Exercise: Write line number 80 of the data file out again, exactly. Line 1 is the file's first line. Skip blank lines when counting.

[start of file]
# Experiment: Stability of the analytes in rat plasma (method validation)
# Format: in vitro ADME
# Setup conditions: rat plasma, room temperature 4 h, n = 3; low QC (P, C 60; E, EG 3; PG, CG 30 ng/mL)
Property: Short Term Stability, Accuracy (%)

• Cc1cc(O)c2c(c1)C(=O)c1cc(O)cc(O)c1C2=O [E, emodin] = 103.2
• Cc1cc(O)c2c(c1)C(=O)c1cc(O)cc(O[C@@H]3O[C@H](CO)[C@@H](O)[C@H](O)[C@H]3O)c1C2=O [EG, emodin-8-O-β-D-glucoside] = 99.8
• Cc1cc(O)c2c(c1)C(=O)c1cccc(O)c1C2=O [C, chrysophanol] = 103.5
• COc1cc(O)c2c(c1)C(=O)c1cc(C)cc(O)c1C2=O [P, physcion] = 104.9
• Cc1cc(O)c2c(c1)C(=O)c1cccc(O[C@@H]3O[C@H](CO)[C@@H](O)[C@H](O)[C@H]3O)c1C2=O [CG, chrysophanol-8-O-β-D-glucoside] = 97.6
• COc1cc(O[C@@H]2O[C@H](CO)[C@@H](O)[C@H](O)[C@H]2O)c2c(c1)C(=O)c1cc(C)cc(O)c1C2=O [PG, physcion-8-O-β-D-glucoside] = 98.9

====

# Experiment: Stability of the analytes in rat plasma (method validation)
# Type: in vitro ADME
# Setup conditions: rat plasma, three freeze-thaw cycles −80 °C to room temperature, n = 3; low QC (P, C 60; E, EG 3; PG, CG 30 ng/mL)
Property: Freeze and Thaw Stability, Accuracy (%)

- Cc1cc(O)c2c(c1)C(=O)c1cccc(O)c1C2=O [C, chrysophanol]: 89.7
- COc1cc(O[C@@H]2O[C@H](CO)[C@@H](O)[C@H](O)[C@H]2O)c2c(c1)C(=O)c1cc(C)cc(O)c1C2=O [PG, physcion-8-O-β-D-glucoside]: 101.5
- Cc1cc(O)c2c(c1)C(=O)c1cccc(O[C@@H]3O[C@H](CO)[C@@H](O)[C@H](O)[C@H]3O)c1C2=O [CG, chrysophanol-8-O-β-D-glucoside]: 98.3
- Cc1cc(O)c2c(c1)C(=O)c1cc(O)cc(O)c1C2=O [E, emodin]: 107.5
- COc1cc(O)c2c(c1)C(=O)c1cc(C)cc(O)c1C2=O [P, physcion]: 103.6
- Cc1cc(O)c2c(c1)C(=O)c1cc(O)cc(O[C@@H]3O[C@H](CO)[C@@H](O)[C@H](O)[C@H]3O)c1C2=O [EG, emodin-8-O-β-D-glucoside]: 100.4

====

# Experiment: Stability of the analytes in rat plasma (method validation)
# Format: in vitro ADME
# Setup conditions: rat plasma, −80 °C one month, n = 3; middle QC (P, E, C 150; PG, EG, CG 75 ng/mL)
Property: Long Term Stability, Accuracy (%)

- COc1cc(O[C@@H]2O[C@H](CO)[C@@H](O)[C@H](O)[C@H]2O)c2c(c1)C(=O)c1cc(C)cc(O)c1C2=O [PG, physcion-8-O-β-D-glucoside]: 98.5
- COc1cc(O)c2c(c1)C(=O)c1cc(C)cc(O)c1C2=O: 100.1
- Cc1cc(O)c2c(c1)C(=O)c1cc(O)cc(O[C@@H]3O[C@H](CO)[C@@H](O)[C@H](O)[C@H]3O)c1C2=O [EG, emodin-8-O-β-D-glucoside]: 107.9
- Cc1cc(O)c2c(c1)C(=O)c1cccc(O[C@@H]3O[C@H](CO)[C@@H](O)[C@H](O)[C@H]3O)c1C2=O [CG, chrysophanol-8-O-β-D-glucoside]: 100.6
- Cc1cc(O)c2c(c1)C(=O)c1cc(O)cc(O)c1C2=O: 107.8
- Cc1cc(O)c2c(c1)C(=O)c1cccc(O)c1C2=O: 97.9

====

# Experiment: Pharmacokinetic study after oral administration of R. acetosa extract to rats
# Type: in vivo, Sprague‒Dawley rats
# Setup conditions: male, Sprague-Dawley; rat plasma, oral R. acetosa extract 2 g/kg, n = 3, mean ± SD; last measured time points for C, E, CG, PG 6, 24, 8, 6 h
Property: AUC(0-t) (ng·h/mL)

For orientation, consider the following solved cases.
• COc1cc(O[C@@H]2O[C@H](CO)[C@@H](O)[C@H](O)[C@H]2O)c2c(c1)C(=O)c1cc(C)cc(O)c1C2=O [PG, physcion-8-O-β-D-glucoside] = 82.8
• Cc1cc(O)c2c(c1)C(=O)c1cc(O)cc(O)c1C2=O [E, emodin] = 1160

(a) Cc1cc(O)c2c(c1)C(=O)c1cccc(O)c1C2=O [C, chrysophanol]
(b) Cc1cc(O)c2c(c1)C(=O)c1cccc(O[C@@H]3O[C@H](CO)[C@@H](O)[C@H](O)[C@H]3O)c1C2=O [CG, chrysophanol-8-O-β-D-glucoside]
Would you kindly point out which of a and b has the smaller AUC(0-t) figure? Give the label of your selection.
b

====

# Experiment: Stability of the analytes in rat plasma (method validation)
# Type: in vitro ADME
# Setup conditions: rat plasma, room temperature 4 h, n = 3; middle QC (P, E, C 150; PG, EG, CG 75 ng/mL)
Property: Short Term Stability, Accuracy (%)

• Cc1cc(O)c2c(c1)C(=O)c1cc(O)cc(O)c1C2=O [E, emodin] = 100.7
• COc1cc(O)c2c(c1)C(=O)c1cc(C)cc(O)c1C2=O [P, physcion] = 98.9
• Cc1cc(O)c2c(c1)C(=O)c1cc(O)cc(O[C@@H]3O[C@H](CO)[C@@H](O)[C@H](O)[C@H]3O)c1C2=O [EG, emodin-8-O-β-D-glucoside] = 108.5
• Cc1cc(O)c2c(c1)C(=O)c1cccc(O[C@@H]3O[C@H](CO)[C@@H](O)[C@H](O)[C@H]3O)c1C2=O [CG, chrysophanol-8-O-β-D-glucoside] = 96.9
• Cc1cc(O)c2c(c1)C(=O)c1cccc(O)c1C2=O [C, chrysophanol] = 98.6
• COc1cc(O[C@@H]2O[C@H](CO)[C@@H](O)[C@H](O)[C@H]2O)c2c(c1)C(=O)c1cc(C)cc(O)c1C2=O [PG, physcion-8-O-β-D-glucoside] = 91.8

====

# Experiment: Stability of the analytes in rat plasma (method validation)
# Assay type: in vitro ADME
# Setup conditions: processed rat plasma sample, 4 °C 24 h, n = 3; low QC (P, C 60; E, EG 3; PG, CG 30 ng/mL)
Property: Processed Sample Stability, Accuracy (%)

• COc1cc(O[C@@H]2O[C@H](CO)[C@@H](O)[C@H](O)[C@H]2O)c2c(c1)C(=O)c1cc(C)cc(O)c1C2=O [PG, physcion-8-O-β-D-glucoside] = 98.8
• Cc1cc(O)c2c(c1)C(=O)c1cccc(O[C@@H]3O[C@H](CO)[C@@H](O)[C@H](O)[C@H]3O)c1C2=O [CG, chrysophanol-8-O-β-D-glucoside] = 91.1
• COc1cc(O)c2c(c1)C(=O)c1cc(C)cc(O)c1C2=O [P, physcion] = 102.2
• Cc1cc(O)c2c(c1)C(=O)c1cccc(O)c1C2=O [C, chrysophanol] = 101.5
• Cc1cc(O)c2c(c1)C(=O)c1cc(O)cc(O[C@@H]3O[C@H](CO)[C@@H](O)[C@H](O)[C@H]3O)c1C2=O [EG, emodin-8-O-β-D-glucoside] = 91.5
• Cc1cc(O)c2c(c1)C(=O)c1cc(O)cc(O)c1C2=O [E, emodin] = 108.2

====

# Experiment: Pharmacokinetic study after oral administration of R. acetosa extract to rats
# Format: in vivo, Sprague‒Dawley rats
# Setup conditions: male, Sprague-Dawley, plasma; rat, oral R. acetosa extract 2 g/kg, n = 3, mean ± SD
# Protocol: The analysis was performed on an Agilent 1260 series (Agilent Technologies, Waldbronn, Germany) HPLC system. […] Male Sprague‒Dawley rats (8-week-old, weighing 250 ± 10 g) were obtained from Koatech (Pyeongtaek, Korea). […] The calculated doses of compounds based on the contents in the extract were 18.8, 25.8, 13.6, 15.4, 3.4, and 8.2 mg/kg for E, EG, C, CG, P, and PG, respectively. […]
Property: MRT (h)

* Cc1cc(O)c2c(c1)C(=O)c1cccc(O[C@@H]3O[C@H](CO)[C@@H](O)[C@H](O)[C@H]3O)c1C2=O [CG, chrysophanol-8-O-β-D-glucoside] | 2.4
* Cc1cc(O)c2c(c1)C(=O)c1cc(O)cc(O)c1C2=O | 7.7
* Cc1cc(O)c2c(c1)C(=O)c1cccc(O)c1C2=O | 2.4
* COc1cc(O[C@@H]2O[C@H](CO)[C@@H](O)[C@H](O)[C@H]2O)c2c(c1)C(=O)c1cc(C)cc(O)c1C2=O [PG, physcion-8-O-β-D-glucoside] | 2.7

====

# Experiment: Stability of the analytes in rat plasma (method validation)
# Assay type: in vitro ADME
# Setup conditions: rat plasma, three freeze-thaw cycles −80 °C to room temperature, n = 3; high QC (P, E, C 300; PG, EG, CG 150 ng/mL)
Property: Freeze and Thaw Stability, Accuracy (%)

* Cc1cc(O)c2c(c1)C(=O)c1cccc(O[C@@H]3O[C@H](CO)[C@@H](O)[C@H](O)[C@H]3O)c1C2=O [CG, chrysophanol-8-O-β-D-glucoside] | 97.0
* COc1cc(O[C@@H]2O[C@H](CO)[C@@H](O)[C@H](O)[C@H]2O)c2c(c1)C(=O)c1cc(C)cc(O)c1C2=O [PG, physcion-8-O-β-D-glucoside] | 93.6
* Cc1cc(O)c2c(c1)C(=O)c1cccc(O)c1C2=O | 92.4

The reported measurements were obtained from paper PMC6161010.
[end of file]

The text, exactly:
# Setup conditions: rat plasma, three freeze-thaw cycles −80 °C to room temperature, n = 3; high QC (P, E, C 300; PG, EG, CG 150 ng/mL)